Chicago: City of Neighborhoods

Chicago, 1931

Chicago, 1931

Courtesy of Library of Congress

By 1890 Chicago was booming with a population of one million; 80% were either foreign born or the children of immigrants. As in many cities, Chicago’s residents responded to increasing diversity in different ways. Some newcomers moved to be near others of the same nationality or religion. Many struggled to improve their living conditions, but race often determined opportunity. Reformers organized to provide social services for diverse groups of immigrants, many of whom were impoverished and exploited.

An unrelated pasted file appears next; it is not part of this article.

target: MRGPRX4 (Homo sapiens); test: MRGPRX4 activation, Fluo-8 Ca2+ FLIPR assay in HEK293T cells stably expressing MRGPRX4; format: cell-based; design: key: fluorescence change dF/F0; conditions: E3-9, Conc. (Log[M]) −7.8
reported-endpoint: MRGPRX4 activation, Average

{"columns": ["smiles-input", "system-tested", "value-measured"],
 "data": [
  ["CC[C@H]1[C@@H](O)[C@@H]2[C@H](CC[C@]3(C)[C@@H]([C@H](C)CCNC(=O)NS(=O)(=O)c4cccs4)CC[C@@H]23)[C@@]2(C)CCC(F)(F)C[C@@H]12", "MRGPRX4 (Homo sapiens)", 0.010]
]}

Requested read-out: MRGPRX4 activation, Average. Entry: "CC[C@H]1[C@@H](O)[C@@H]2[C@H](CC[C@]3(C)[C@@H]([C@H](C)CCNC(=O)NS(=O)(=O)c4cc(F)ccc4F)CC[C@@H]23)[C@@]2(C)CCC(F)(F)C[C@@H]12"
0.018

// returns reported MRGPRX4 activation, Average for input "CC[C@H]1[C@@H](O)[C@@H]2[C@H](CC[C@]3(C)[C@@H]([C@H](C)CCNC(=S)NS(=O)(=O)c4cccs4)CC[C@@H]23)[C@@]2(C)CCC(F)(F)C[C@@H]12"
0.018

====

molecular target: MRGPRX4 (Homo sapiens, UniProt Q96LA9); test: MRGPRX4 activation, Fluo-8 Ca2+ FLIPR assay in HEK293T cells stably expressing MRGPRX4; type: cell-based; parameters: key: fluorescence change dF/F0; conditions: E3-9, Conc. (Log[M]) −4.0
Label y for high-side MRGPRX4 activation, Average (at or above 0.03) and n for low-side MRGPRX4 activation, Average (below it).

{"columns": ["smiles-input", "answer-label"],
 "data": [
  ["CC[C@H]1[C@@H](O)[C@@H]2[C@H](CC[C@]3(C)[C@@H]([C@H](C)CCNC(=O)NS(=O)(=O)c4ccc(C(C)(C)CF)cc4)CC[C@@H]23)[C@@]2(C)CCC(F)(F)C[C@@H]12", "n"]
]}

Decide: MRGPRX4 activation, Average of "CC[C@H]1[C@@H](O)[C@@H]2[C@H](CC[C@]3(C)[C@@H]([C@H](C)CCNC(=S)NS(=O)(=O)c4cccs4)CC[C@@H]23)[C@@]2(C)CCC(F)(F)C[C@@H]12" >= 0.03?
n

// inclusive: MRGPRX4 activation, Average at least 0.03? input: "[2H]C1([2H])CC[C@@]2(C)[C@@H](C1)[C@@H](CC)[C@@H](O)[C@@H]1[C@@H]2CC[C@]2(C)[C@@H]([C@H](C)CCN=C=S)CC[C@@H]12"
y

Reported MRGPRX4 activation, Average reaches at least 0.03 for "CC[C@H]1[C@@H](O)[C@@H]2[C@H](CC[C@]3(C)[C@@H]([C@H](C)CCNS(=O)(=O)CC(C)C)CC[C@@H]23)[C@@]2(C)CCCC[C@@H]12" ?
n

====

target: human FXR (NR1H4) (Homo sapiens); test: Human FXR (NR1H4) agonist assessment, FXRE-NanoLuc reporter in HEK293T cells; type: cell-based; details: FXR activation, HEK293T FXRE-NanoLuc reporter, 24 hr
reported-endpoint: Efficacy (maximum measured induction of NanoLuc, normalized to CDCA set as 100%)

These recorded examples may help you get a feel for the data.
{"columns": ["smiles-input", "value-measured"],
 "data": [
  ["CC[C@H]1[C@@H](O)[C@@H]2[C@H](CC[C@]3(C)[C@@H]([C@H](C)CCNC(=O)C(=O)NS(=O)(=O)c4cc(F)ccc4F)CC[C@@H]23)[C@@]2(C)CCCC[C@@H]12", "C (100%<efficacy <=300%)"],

Urban Landscape Takes Shape

As waves of people moved into the city, neighborhoods grew and transformed. Ethnic neighborhoods offered residents economic and social support. Over time, some residents transitioned to other areas of the city and into surrounding suburbs. New populations then moved into old neighborhoods and made them their own.